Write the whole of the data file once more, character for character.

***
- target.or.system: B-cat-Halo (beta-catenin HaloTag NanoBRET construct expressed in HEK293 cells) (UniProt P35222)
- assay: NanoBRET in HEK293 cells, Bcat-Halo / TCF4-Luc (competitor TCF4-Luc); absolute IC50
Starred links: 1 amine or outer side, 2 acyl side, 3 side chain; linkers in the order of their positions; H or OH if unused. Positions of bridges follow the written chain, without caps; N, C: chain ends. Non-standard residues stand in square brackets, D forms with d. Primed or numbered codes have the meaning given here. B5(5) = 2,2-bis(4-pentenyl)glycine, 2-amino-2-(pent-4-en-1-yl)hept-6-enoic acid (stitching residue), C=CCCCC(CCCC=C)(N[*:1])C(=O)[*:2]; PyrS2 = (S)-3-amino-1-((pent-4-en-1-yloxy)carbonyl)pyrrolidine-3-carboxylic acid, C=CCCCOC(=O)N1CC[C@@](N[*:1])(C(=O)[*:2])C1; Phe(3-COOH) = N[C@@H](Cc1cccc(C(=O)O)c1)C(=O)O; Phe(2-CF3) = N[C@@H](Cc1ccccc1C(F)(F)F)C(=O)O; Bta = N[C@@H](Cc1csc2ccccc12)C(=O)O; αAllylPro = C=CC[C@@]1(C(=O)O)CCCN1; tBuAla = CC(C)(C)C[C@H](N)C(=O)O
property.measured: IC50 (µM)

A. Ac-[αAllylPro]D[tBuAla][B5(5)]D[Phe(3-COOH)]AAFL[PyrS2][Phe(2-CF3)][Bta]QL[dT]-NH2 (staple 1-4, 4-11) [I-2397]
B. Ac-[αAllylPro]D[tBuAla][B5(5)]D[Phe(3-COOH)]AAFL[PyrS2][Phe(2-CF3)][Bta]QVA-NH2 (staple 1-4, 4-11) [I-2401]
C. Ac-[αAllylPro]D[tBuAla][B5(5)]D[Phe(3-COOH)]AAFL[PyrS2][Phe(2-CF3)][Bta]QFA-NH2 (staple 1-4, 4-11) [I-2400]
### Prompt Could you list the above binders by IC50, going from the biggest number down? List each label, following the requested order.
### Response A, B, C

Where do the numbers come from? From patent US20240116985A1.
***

- target.or.system: B-cat-Halo (beta-catenin HaloTag NanoBRET construct expressed in HEK293 cells) (UniProt P35222)
- assay: NanoBRET in HEK293 cells, Bcat-Halo / TCF4-Luc (competitor TCF4-Luc); absolute IC50
Starred links: 1 amine or outer side, 2 acyl side, 3 side chain; linkers in the order of their positions; H or OH if unused. Positions of bridges follow the written chain, without caps; N, C: chain ends. Non-standard residues stand in square brackets, D forms with d. Primed or numbered codes have the meaning given here. B5(5) = 2,2-bis(4-pentenyl)glycine, 2-amino-2-(pent-4-en-1-yl)hept-6-enoic acid (stitching residue), C=CCCCC(CCCC=C)(N[*:1])C(=O)[*:2]; PyrS2 = (S)-3-amino-1-((pent-4-en-1-yloxy)carbonyl)pyrrolidine-3-carboxylic acid, C=CCCCOC(=O)N1CC[C@@](N[*:1])(C(=O)[*:2])C1; Phe(3-COOH) = N[C@@H](Cc1cccc(C(=O)O)c1)C(=O)O; Phe(2-CF3) = N[C@@H](Cc1ccccc1C(F)(F)F)C(=O)O; Bta = N[C@@H](Cc1csc2ccccc12)C(=O)O; αAllylPro = C=CC[C@@]1(C(=O)O)CCCN1; tBuAla = CC(C)(C)C[C@H](N)C(=O)O
property.measured: IC50 (µM)

A. Ac-[αAllylPro]D[tBuAla][B5(5)]D[Phe(3-COOH)]AAFL[PyrS2][Phe(2-CF3)][Bta]QL[dT]-NH2 (staple 1-4, 4-11) [I-2397]
B. Ac-[αAllylPro]D[tBuAla][B5(5)]D[Phe(3-COOH)]AAFL[PyrS2][Phe(2-CF3)][Bta]QVA-NH2 (staple 1-4, 4-11) [I-2401]
C. Ac-[αAllylPro]D[tBuAla][B5(5)]D[Phe(3-COOH)]AAFL[PyrS2][Phe(2-CF3)][Bta]QFA-NH2 (staple 1-4, 4-11) [I-2400]
### Prompt Could you list the above binders by IC50, going from the biggest number down? List each label, following the requested order.
### Response A, B, C

Where do the numbers come from? From patent US20240116985A1.